Twenty-eight female guards were unfairly dismissed by a security company because the client‚ Metrora.
Women bulk truck drivers at oil company Engen are driving their way to the top.
Recently two drivers, Rebeccah Mangwane and Tabitha Mokati, outperformed their male colleagues and were accepted into an elite club for demonstrating excellence in a previously male dominated job.
Engen's Sithsala Xhala said the two women have been accepted by Exclusive Club 600, which honours bulk truck operators who have scored 100percent in the monthly tachograph analysis.
They were also honoured for meeting the company's global health, safety, environmental and efficiency standards.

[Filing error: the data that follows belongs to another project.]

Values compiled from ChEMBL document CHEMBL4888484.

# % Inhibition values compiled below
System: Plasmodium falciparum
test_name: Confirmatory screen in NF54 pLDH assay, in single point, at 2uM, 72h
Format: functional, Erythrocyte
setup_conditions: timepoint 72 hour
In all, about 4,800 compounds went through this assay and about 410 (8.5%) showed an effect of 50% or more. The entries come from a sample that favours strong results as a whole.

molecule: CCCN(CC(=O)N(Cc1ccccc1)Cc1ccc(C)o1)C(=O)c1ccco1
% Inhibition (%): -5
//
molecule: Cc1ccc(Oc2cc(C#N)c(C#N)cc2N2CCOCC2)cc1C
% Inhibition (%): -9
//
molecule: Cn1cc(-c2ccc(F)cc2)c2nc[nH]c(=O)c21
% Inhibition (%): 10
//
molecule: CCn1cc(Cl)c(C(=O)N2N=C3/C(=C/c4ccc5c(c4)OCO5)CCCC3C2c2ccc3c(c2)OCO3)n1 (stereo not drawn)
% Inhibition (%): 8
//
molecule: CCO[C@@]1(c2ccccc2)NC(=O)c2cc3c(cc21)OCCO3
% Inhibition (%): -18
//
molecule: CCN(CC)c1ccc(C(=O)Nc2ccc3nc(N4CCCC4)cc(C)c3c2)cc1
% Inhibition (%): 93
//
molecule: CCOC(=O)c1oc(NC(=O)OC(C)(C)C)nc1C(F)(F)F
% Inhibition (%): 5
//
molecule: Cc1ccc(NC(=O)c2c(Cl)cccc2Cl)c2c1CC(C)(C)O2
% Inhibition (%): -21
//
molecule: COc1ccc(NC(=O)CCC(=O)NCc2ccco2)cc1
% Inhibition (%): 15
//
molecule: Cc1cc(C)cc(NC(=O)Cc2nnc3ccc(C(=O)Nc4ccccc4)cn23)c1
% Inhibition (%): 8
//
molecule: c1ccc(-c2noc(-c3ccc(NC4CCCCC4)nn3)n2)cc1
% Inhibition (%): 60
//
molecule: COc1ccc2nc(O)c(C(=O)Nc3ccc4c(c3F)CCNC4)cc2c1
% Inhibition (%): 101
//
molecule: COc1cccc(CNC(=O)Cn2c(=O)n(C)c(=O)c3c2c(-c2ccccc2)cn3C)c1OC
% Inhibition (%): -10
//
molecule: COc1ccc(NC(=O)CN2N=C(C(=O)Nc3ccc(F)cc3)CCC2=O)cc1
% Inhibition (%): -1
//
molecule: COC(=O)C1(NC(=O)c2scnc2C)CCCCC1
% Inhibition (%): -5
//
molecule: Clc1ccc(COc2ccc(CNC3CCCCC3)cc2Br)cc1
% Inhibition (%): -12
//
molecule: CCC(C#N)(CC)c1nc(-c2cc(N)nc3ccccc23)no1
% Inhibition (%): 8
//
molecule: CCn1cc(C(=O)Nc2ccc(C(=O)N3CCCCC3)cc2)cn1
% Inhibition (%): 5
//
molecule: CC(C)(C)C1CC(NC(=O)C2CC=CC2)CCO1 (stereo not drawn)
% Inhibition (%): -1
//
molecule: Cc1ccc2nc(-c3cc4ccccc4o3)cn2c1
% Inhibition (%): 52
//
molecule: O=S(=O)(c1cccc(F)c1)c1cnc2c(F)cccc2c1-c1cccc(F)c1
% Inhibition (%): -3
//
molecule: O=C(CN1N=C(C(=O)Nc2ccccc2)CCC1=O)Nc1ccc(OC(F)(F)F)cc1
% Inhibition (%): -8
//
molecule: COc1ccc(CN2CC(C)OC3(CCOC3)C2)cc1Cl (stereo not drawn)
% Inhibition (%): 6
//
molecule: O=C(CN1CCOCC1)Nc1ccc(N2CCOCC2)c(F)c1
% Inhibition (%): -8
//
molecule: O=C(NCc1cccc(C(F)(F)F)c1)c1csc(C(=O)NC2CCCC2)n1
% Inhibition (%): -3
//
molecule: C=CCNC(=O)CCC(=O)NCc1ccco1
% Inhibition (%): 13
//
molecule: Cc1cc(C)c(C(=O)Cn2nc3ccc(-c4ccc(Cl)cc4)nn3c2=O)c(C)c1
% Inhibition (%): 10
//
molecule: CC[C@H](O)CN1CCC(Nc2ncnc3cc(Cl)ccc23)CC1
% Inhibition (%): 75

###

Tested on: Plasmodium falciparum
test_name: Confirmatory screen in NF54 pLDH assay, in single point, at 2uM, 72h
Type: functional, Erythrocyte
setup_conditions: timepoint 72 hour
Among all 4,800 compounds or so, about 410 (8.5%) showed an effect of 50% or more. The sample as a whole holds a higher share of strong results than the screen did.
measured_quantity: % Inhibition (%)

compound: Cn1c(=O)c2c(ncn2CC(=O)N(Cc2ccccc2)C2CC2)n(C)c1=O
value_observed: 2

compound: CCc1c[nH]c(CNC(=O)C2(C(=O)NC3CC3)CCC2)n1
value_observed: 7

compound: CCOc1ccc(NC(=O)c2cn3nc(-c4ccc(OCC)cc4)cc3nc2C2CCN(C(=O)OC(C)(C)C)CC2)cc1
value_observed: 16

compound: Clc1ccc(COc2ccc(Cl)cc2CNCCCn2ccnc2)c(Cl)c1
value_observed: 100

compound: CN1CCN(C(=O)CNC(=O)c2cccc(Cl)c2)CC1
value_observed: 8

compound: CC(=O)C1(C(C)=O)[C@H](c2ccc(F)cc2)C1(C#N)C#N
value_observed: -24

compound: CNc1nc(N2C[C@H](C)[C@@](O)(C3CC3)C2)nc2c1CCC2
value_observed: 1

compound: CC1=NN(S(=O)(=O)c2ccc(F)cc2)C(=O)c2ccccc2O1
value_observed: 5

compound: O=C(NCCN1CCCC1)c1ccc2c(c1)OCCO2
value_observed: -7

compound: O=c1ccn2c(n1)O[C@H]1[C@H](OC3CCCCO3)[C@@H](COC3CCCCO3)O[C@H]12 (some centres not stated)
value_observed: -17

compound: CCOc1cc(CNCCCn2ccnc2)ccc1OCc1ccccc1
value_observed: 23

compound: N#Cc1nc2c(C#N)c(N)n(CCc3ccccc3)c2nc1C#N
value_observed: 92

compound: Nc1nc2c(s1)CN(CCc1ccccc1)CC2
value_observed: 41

"They filled and discharged their own cargo, handled heavy pipes without assistance and maintained high-level customer service and administrative excellence in six consecutive months.
"These women have changed the working landscape forever," said Xhala.
Mangwane, 47, of Soshanguve in Tswane, said she is thrilled about her performance.
"My aim is to get to the next exclusive club before I enter the driver of the year competition."
The mother of four has been driving trucks since 2006.
"I've wanted to be a truck driver since 1981. I love big cars. Before I joined Engen, I was a bus driver at Putco for years," she says.
Mangwane says some men still can't accept change.
"Some men feel threatened by us. They accuse women truck drivers of taking their jobs, which is not true. We are here because we love what we do," Mangwane says.
Mangwane and Mokati are among eight women truck drivers at Engen.
"I want to tell other women that they can do just about anything they set their minds on, that nothing is impossible," Mangwane says with a smile.